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saad
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[*] posted on 8-1-2007 at 03:33
Distillation of ethanol


i want to get a simple and efficeint method for distillation of ethanol just for lab. experiment.
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Organikum
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[*] posted on 8-1-2007 at 08:11


Boiling vessel -> column -> condensor -> receiving vessel.

No need to thank me, this service was provided free of charge.

[Edited on 8-1-2007 by Organikum]
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asilentbob
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[*] posted on 11-1-2007 at 01:58


http://www.homedistiller.org/

:)




So many ideas... too few dealing with chemistry.
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Sauron
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[*] posted on 11-1-2007 at 03:57


Unfortunately things are not so simple.

What % ethanol are you starting with?

If you are starting say with vodka you can fractionate that to 95% if you have a well lagged efficient column, a reflux ratio of at least 10:1 and you take it slow and easy. You have to let the column equilibrate before you start taking ethanol off. That means you start with a 100% reflux.

A 10:1 reflux ratio means you return 10 drops of distillate to the column for every drop that you allow to condense into the receiver.

That means the process is SLOW. You cannot speed it up. Well you can but only with a rather expensive high throughput column. If you want to spend $1000+ on a column I will tell you what to buy.

This setup and procedure can get you at best the 95-96% binary azeotrope of ethanol/water.

To wring that last 4-5% out and get at least temporarily anhydrous ethanol, you choose between a few techniques:

1. Zeolites (Molecular sieves) selecting the particular one that is best for removing H2O (4A I think.)

This is easy, just add the zeolite (solid) to the 95% ethanol, stir, and let it sit in a tightly closed bottle.

2. Ethanol forms a tertiary azeotrope with benzene and (IIRC) acetone. Look it up in Merck Index to get the correct proportions and ingredients. Extra benzene will remove the water. You will then have absolute alcohol which can be distilled from the acetone and benzene leaving only traces of those.

The bad news is benzene is a carcinogen so I would recommend you use procedure (1).

3. I seem to remember a procedure using dry cornmeal as the dehydrating agent. Anyone have the details?

Once you have dry ethanol you will want to keep it that way. Store it over zeolites, or over sodium metal (then distill it off when you need it) or over calcium oxide. Tightly capped bottle is a must. Absolute ethanol badly wants to return to that 95% azeotrope and will suck water out of the air. If you put 100 ml absolute ethanol in a volumetric flask at correct temperature to the mark and leave off the cap you will soon have an extra 5 ml or so in the flask and the ethanol will be back to the azeotrope and happier than a hog in a manure pile.

Why not just buy 95% potable ethanol ("Diesel" or "Everclear") at a liquor store? Then you can skip the distillation which is tedious and go straight to the zeolites.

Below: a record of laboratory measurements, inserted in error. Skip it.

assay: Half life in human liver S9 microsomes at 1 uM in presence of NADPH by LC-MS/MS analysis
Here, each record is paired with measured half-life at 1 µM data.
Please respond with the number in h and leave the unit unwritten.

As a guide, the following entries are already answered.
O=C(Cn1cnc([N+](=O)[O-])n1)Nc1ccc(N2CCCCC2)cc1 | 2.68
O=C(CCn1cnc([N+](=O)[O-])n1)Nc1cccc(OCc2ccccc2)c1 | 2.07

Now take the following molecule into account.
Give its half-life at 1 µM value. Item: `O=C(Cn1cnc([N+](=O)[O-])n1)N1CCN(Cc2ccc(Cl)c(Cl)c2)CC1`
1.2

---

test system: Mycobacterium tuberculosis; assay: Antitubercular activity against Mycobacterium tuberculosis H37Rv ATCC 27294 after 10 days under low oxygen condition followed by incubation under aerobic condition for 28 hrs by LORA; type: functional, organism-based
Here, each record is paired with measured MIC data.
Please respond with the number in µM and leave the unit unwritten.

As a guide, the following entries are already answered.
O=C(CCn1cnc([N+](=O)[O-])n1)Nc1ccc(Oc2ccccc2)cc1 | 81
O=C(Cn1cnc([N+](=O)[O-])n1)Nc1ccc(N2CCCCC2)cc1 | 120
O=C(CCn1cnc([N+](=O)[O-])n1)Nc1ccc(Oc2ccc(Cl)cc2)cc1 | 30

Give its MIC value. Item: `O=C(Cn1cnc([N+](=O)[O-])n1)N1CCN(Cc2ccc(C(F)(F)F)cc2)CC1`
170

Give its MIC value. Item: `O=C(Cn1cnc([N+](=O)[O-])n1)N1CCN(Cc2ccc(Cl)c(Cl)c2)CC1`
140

Oh yes I know some states have banned that stuff. But not all.

If you are starting from fermented mash you will probably need to distill 3 times to get to 95% If you have never fermented alcohol from sugar and baker's yeast I recommend you try it, it is fun but also a glorious pain in the ass. Hard to get much better than 15% alcohol in the mash, a simple distillation of that will get you 35-50% ethanol with a lot of congeners in it (ethyl acetate, acetic acid, acetone, amyl alcohols.)

None of this is for making anything to drink. To do that you need skill and special purification techniques to remove the congeners. Then what you will have is rather hard won and costly VODKA. Not worth the effort.
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roamingnome
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[*] posted on 11-1-2007 at 11:42
theoretical plates, and a tall column


if one where to construct a very tall column of height infinity, wouldnt there be a point at which 95% alcohol vapours are residing and collect them in a gutter and that height.... as they condesnce to the wall?

ive scene intersting designs for quick mass produced alcohol fuel which is what im trying to get going without spending a fortune in the process....

one where steam is injected right into a cascade of falling mash...

what??? you mean ive been drinking ethylacetate back in the kentucky woods.... ye ha... im a freak....
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Sauron
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[*] posted on 11-1-2007 at 13:52


Absolutely not. An azeotrope will not be broken by increasing the number of theoretical plates (which is all you are doing with your infinite column) All you would accomplish would be an infinitely tedious distillation of 95-96% ethanol, balance water.

Ordinary denatured ethanol ("rectified spirits") is 95% ethanol with unpalatable substances added to make it non-potable and therefore excise tax free. This is your routine lab grade ethanol for recrystallizations etc.

Absolute (Anhudrous) ethanol is also non-potable because of traces of benzene from the tertiary azeotrope used to remove the water. But it is much more expensive than 95%.

If you are doing reactions involving alkili ethoxides, making sodium acetoacetate, or malonic esters etc. you need very very dry ethanol and the ordinary absolute ethanol isn't quite there. That's when it is time to distill from sodium wire (which you prepare fresh with a sodium press), directly into a dry receiver which will be the rxn flask. The rigor of drying glassware and ethanol is similar to preparing to do a Grignard rxn, but not as demanding as preparing to do a lithiation.

See Vogel for his instructions on super-dry ethanol.
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[*] posted on 11-1-2007 at 13:57